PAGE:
Not that much, but that’s not why we left him. We split with David because he released Signing Off in South Africa, and took all the political tracks off – like Burden of Shame. We found out and it was over. He tried to sue us, we had to get legal aid while we had a top ten album! So we got out of the deal in the end. We got a deal with CBS. The ANC got behind us.
What’s the current state of play with the bankruptcies?
We’re all still bankrupt. Can’t get out of it.. 
This is long, and complicated, and probably quite grubby in places. Is there an end to this?
Don’t know. We’re still touring, but all the money earned is going to the administrators. Six weeks ago, we played to 30,000 people in Romania. Smashed it. Then 12,000 in Lisbon, 25,000 in Porto. Last week, ten thousand in Nice, and ten thousand at Wimbledon Rugby club. None of that comes back to us. That’s my problem. And the album has been handed over to the administrator.
What about your back catalogue?
We had to sell that. And our publishing as well. So in a way I’m starting again. 
Everyone I talk to says their royalties have dried up – and that’s especially why we’re seeing all these eighties bands back on the road. So it’s a bit ironic – you sold off stuff that wasn’t increasing in value anyway. Let’s come up to date… the new album that you’re not going to make any money out of?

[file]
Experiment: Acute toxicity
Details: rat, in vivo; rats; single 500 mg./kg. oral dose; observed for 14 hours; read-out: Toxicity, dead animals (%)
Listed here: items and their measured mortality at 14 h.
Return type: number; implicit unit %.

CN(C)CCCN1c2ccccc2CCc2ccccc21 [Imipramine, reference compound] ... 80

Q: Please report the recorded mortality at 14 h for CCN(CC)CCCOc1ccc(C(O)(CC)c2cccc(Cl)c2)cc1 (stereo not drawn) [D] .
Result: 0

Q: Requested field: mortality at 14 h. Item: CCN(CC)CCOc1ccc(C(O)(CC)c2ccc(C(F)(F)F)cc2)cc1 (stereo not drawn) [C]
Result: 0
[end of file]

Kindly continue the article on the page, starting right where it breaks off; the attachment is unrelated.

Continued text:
Named after the George Jones song. Getting Over the Storm. It resonates with us. 
Country needs fiddles and pedal steel - who’s your pedal steel player?
We got this kid called Melvin Duffy, he lives in Brighton. One of the top pedal steel players in the world. 
And the repertoire?
First track is Midnight Rider, the Gregg Allman song. Then we’ve got Blue Eyes Crying in the Rain, the Willie Nelson song.
       ... and here's the first official video from the new album. UB40 in Samoa.
We met him in 1982 – he walks into our tour bus at 4 in the morning. We were parked up, and he could smell us from across the park. Half the band didn’t know who he was. Me and Robin did. He knew from the bus we were a band. 
There’s a Vince Gill song, a Jim Reeves song, He’ll Have To Go, which Robin sings. The Randy Travis tune, and Ray Charles’ Crying Time. And How Can A Poor Man Stand Such Times And Live – we knew it from Ry Cooder. Duncan has rewritten the lyrics to bring them up to date. 
That’s all the covers, then there’s my original songs. Five made the album: Blue Billet Doux, I Did What I Did, Just What’s Killing Me, I Didn’t Know That I, and How Will I Get Through This One
And we’ve got a small tour in September. Coventry, Peterborough, Isle of Wight, Cardiff.
In the meantime, you're doing other bits and pieces, and playing in bands around town?
There’s the Peaky Blinders – jazz, rock steady, blues, for the love of the songs. The Major Toms who do Bowie and Roxy – a pleasure to do. Great musicians. The Atlantic Players – I play baritone with them. I’ve played with Friendly Fire a lot. There’s a few more, but that’ll do.